OECD (Organization for Economic Co-operation and Development)
Section 25. OECD (Organization for Economic Co-operation and Development)
Return to General Standards Table of Contents
Another certification program for moving seed internationally is the Organization for Economic Cooperation and Development (OECD) Seed Schemes. The Agricultural Marketing Service (AMS) of the USDA is the Designated Authority responsible for implementing the OECD Seed Schemes in the U.S. in cooperation with official Seed Certifying Agencies (SCA). AMS’ Seed Regulatory and Testing Branch, located in Gastonia, NC, is responsible for the administration of the OECD Seed Schemes program.
Certified seeds are produced and officially controlled according to common procedures in all member and participating countries. These seeds are identified by standardized OECD labels that are recognized worldwide. Participation in the OECD Seed Schemes is voluntary; however, if a country chooses to participate, it is required to apply the rules and directions in their entirety.
The OECD Seed Schemes pertain to seven groups of agricultural crops. The United States currently participates in five of the seven groups, including Grasses and Legumes, Crucifers and other Oil or Fiber Species, Cereals, Fodder Beets and Sugar Beets, and Maize and Sorghum. The United States does not participate in the Subterranean Clover or Vegetable Schemes.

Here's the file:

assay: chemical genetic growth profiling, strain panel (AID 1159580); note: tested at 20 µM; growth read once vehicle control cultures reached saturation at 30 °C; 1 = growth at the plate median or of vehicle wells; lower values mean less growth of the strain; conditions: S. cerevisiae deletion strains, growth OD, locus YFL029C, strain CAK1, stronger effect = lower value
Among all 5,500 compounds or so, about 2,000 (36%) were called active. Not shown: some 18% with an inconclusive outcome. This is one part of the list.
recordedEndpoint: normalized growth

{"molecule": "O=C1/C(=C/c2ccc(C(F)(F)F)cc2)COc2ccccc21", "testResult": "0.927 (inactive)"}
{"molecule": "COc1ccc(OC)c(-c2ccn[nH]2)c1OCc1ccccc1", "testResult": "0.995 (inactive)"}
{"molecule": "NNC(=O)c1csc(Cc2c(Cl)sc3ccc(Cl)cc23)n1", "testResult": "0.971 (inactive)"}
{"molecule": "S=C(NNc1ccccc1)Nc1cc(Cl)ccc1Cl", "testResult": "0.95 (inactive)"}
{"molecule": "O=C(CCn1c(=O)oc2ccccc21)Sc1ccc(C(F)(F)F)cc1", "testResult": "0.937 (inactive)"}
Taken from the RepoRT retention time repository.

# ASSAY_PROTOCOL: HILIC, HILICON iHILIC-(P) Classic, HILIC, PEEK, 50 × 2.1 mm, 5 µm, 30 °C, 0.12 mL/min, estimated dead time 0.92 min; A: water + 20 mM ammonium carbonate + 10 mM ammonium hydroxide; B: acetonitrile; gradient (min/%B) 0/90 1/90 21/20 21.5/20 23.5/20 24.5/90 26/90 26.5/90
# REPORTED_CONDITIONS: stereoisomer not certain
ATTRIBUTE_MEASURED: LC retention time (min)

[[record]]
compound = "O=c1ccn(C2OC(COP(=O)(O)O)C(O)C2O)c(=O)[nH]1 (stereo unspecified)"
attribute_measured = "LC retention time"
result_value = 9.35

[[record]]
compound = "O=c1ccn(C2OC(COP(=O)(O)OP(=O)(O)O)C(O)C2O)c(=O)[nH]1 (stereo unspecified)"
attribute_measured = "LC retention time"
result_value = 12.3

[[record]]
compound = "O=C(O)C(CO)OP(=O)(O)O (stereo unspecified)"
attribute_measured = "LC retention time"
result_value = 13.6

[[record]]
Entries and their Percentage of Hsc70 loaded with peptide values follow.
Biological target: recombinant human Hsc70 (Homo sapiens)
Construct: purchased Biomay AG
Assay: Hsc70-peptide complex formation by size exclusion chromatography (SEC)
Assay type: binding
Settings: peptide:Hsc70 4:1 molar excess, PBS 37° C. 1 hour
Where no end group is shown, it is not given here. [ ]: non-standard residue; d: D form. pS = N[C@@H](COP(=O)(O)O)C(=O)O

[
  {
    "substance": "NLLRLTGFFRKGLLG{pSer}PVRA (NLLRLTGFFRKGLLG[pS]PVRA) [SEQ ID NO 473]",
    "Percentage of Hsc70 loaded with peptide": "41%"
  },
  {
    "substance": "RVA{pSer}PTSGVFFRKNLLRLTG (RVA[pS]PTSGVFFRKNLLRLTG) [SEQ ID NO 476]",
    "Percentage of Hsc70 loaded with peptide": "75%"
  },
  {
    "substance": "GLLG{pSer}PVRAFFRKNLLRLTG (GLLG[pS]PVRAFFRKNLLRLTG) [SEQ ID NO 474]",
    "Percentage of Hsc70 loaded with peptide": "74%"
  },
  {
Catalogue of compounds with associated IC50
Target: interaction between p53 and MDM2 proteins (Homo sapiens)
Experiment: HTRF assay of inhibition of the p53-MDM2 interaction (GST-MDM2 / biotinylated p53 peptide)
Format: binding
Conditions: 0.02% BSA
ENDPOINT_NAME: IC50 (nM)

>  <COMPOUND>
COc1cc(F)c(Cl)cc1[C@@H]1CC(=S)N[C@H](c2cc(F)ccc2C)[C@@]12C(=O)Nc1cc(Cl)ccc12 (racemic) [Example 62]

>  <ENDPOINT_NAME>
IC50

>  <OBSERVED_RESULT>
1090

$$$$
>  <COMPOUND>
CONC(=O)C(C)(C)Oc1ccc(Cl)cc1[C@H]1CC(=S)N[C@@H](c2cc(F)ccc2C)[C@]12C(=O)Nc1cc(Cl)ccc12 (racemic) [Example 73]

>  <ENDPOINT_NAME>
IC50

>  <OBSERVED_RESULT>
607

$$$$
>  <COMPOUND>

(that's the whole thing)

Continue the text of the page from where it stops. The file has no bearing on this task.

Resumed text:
The CCIA cooperates in the OECD Seed Scheme as the SCA entering into a cooperative agreement with the AMS of the USDA. Seed certified under this program qualifies by meeting CCIA individual Crop Standards, which meet or exceed all OECD Seed Scheme Rules and Regulations. All varieties certified under this program must be on the OECD “List of Varieties Eligible for Seed Certification” to be qualified for certification. Additional guidelines particular to the program must also be followed.
Go to Section 26. Containers, Tags, and Labels
Updated: March 2012